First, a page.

Finding wolf homesites: Improving the efficacy of howl surveys to study wolves

Thomas D. Gable, Steve K. Windels, Joseph K. Bump

Research output: Contribution to journalArticlepeer-review

9 Scopus citations


Locating wolf (Canis lupus) homesites is valuable for understanding the foraging behavior, population dynamics, and reproductive ecology of wolves during summer. During this period wolf pack members (adults and pups) readily respond to simulated wolf howls (i.e., howl surveys), which allows researchers to estimate the location of the homesite via triangulation. Confirming the actual locations of homesites via ground truthing is labor intensive because of the error surrounding estimated locations. Our objectives were (1) to quantify observer error during howl surveys and compare amongst experience levels, (2) provide a simple method for locating homesites in the field by incorporating observer error, and (3) further document the value of this method for monitoring wolf packs throughout the summer. We located 17 homesites by howl surveys during 2015–2017 in the Greater Voyageurs Ecosystem, Minnesota, USA. Of 62 bearings taken by observers during howl surveys, bearings erred by an average of 7.6° ± 6.3° (SD). There was no difference in observer error between novice and experienced observers. A simple way to increase efficiency when searching for homesites is to search concentric areas (bands) based on estimated observer error, specifically by: (1) adding ±10° error bands around howl survey bearings when ≥3 bearings can be obtained, (2) ±10° and ±20° error bands when 2 bearings are obtained, and (3) ±10° and ±26° error bands when 1 bearing is obtained. By incorporating observer error and understanding how frequently and how far wolves move homesites, it is possible to monitor wolf packs and confirm most, if not all, homesites used by a pack from at least June until August without having a collared individual in a pack.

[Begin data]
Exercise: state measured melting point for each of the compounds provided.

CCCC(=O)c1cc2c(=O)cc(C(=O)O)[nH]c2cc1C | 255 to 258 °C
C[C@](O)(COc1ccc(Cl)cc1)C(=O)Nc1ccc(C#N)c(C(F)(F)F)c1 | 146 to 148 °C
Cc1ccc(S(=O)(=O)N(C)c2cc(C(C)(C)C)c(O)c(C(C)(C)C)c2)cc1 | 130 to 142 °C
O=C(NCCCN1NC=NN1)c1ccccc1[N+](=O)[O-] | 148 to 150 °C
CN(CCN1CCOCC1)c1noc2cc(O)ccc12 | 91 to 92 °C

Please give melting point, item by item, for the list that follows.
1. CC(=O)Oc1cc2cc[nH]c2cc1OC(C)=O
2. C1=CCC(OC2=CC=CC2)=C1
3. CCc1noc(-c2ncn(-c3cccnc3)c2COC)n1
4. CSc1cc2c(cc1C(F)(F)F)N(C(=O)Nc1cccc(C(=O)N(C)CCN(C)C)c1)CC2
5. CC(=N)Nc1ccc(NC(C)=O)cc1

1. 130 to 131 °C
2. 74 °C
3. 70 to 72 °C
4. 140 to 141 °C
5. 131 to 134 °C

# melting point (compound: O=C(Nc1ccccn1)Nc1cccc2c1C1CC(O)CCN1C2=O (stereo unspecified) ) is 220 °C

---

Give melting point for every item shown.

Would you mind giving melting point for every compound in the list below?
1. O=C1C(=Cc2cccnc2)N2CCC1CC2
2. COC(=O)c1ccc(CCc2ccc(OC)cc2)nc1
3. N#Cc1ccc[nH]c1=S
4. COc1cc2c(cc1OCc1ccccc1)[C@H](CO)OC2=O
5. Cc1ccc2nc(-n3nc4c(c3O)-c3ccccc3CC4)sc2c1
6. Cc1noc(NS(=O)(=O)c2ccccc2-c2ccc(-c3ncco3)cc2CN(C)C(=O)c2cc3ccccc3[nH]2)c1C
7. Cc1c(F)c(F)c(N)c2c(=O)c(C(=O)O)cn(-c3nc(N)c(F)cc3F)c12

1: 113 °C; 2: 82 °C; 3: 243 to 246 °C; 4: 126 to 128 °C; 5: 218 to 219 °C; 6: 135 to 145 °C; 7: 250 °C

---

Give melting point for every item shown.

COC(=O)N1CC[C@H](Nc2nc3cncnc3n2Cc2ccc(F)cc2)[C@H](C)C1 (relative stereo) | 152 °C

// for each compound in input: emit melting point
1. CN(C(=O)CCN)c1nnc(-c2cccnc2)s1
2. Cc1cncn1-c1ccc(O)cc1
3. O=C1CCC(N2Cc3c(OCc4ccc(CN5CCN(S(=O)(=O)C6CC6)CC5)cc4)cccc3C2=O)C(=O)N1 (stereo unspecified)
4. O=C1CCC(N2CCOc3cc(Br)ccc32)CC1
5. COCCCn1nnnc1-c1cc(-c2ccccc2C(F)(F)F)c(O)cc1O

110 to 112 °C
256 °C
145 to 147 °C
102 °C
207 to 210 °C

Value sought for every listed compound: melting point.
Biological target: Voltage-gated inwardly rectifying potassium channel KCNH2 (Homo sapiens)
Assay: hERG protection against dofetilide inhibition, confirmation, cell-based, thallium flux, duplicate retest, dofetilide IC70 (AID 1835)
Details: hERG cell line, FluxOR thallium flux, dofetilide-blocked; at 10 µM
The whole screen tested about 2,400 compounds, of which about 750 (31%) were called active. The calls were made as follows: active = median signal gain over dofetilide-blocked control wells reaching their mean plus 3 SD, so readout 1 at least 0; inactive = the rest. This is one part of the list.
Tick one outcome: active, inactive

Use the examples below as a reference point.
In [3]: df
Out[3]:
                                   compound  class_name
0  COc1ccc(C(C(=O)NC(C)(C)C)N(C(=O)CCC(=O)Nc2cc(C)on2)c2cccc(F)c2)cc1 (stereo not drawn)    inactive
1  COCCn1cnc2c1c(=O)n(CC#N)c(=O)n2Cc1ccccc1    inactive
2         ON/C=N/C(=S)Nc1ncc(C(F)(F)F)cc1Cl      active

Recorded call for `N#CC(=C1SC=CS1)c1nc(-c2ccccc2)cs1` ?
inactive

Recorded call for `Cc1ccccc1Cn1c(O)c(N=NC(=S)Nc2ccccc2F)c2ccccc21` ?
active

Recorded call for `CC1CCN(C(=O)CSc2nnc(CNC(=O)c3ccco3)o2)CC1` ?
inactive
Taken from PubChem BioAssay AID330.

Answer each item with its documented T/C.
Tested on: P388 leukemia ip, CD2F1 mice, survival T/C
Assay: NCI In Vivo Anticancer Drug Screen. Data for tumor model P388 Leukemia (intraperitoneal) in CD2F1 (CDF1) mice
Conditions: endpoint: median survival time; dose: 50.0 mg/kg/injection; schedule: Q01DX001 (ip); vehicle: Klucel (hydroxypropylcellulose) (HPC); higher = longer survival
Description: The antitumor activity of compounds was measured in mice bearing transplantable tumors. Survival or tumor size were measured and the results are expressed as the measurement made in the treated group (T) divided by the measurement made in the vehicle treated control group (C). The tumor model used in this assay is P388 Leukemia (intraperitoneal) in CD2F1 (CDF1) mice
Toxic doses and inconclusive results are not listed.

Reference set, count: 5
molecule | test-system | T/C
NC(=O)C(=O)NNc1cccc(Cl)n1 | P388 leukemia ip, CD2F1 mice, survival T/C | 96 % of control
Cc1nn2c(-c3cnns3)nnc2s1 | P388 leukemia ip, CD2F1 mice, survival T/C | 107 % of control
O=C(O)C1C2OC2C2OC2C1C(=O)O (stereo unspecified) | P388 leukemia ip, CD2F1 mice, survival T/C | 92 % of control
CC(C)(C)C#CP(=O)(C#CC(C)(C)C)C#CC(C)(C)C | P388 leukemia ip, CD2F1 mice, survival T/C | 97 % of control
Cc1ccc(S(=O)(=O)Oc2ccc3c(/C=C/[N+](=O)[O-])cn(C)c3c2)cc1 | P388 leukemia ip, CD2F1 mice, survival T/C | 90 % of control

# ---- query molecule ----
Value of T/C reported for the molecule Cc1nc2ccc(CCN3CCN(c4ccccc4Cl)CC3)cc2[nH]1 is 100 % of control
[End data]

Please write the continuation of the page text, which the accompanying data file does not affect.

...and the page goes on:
Original languageEnglish (US)
Article numbere5629
Issue number9
StatePublished - 2018

Bibliographical note

Funding Information:
This work was supported by the Minnesota Environment and Natural Resources Trust Fund, Van Sloun Foundation, Rainy Lake Conservancy, Northern Michigan University, Bruggink Wildlife Research Lab, Voyageurs National Park, and University of Minnesota. Additional funding was provided by National Science Foundation grants to Joseph K Bump (NSF #1545611, NSF #1556676). The funders had no role in study design, data collection and analysis, decision to publish, or preparation of the manuscript.

Funding Information:
The following grant information was disclosed by the authors: Minnesota Environment and Natural Resources Trust Fund. Van Sloun Foundation. Rainy Lake Conservancy. Northern Michigan University. Bruggink Wildlife Research Lab. Voyageurs National Park. University of Minnesota. National Science Foundation: #1545611, #1556676.


  • Acoustic surveys
  • Acoustic triangulation
  • Canis lupus
  • Observer error
  • Predator
  • Rendezvous site
  • Triangulation
  • Voyageurs National Park
  • Wolf den
  • Wolf pups


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